| By Bishop Steven J. Raica

A ‘Sure Sign of Hope and Comfort’

The Solemnity of the Assumption of Mary, Mother of God

On Aug. 15, Bishop Raica celebrated Mass at the Cathedral of St. Paul, marking the Solemnity of the Assumption of Mary, Mother of God. The complete text of his homily follows herein.

My brothers and sisters in Christ, today I welcome all who have come here for this celebration of Mass on this Solemnity of the Assumption of Mary. Although not a holy day of obligation, we come because of our desire to commemorate this significant event in the life of Mary.  

In addition, we come to this place to recall the various apparitions of our Lady – her love for Christ and her desire to be close to our Lord. We, too, desire the same thing – to find a way to draw close to our Lord, like she did.  

Tonight, I’d like to reflect with you for a moment on a couple thoughts that have struck me as I ponder this momentous event in our Lady’s life – her Assumption into Heaven.  One of the things that touches me so very much whenever I read it is Psalm 42: “My soul thirsts for God, for the living God, when shall I come and behold the face of God?” It seems to be a cry, a yearning, a desire, an unquenchable hunger that we have deep in our souls, longing to see the face of God. When shall I come, when? Our Lord reminded us that where our treasure is, there would our hearts be also. One cannot imagine our Lady without this thirst for the face of God, especially as she saw it in the face of her Son. She longed for it, sought it out, wanted to be near it, and treasured it in her heart, as scripture records. Where He was, she wanted so much to be. And our Lord would not deprive her from the realization of this prayer in her heart. There is a cosmic dimension to this desire, too: Our hearts long for that eternal presence, that infinite reality that draws us to something more. As we prayed a few moments ago that we may be “always attentive to the things … above, [so that] we may merit to be sharers of her glory.” Yes, she is the “sure sign of hope and comfort” to all of us. So, we gather to acknowledge that nothing else comes close to satisfying that longing, that deep hunger, except for Christ Himself.

When she was in Ostia, just outside of Rome, St. Monica, the mother of St. Augustine, had a foretaste or glimpse of something of eternal life. It is reported she went about repeating, “What am I doing here any longer? What am I doing here any longer?” A few days later she died. These words may have been familiar to Mary as well. She knew her Son. She was with Him at the moment of His incarnation, of His birth, His presentation in the temple, His very act of redemption under the cross. She experienced the resurrection in such a profound way. She longed to be with Him at every moment and could ask herself, “What am I doing here any longer?” She wanted to be with Him for eternity. One of the Protestant philosophers named Kierkegaard wrote, “Let the Church experts go on disputing about the assumption of the Madonna into Heaven; it doesn’t seem incomprehensible to me, seeing that she was no longer of this world.”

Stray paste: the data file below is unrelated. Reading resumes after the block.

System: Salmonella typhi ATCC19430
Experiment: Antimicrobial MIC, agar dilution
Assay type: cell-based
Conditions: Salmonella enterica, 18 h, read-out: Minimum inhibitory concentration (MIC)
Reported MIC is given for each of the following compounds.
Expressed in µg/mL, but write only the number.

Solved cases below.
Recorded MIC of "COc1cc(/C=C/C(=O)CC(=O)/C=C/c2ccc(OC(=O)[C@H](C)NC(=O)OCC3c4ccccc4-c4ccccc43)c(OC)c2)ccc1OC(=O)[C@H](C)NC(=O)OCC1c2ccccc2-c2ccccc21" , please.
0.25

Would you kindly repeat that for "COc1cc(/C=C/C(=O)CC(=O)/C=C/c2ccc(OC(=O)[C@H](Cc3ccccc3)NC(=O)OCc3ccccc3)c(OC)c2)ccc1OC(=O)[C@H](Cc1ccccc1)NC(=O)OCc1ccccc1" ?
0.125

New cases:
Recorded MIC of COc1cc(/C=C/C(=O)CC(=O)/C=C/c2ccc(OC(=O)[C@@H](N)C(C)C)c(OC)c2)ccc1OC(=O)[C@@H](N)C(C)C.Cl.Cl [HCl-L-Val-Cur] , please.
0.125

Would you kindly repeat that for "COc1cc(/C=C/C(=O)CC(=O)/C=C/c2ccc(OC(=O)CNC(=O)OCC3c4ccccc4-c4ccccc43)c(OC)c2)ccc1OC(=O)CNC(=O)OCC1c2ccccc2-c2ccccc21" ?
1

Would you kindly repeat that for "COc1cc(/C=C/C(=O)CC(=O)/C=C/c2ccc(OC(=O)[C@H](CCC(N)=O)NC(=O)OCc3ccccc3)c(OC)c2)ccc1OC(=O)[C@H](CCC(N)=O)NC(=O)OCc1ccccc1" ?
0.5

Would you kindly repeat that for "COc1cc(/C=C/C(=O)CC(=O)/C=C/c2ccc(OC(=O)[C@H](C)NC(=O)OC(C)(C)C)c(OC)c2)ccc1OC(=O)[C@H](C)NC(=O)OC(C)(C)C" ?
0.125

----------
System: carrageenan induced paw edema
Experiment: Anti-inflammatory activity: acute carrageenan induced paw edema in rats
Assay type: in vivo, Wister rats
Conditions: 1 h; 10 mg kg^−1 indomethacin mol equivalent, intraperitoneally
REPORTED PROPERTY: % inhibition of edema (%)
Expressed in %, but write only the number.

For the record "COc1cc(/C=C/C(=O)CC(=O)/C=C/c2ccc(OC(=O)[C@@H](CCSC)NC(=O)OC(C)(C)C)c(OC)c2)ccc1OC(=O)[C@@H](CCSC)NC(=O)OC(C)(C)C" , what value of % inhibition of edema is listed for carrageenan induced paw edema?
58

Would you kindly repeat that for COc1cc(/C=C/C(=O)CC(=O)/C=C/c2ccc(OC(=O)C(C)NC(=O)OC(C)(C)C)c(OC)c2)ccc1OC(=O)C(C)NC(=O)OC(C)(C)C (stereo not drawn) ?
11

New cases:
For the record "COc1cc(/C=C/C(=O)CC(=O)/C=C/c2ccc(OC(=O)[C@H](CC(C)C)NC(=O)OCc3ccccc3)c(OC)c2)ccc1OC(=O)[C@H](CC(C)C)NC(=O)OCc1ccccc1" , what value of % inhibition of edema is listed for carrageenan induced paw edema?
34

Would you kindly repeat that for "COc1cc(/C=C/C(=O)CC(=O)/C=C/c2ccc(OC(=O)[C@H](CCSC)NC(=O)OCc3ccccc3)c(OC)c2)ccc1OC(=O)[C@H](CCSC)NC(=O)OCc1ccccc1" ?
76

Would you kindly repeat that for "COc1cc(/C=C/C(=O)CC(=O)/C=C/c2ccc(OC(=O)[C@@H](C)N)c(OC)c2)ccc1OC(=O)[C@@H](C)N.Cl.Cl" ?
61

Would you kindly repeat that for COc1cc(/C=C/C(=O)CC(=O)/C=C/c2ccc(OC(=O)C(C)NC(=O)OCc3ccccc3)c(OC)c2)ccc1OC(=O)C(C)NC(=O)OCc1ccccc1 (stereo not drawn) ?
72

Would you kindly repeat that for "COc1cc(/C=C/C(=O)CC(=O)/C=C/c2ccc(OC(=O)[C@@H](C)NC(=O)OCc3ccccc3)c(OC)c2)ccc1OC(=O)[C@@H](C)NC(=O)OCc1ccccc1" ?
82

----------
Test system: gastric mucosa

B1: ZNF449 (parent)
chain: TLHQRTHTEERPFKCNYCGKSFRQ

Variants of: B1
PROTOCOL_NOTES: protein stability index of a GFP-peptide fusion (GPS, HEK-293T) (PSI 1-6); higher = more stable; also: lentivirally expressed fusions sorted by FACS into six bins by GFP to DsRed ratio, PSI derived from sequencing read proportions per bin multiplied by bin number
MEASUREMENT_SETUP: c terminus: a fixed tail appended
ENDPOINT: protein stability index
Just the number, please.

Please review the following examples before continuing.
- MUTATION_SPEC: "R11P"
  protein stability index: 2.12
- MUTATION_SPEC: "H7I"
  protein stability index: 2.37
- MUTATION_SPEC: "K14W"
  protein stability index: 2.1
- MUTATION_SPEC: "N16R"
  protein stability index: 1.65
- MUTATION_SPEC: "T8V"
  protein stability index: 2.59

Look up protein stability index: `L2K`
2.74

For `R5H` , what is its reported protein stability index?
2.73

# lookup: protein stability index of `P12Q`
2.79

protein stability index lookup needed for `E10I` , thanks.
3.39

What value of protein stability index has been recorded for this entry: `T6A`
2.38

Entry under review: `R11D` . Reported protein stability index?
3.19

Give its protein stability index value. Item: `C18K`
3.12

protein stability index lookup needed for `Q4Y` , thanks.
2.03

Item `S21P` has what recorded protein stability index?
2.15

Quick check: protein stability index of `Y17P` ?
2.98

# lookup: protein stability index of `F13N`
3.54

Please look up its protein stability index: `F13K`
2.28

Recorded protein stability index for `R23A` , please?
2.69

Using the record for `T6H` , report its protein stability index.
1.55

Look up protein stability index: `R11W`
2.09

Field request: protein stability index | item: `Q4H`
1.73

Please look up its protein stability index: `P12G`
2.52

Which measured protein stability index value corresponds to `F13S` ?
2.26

Our Lady’s Immaculate Conception and her Assumption are predicated on the fact that she is, as the Angel Gabriel told her, “Full of grace.” She knew what it meant to be in a relationship with her Son and how liberating that relationship would be: She could behold and contemplate His face right before her. She never wanted to leave Him but be with Him for eternity. The desire she had was, in a sense, already fulfilled through her very life. She treasured Him beyond anything else. It would only seem natural that our Lord would extend the grace of salvation to her as a very special vessel and instrument through which the Savior entered our world. In honoring the vessel, we honor Christ. In that way, we could know what we, too, long for: to be free, happy, fulfilled, knowing that our desire is, in itself, something quite extraordinary.

Today, we recall the many people who don’t have this relationship with Christ – who don’t know what they are longing for and can’t put a name on the desires of their hearts.  We recall those who don’t know to whom to turn in the confusion of their lives. We recall those who seek to blaspheme or ridicule our Blessed Lord, His Mother, and the Church. We recall those who seek to denigrate life, especially life that is most vulnerable in the womb through abortion or those with great suffering at the end of life through euthanasia. We recall those who abuse or commit crimes against humanity and all human decency. And we join many throughout the world in offering this Mass, our daily Rosary, and prayers in reparation for them. May their hearts hear and respond to the invitation of our Lord to “follow me …I am the way, the truth, and the life.”  

Thank you again for your presence today, and I pray that through our devotion to our Lady, we may recognize the thirst and longing in our own hearts to be with our Lord and His Mother for all eternity in eternal bliss. Moreover, may our Diocese of Birmingham reflect the praise of our Lord and the honor due our Lady for cooperating in God’s plan as an instrument needed to bring our Lord and Savior into the world so that we may know the path to Heaven. May God bless you all.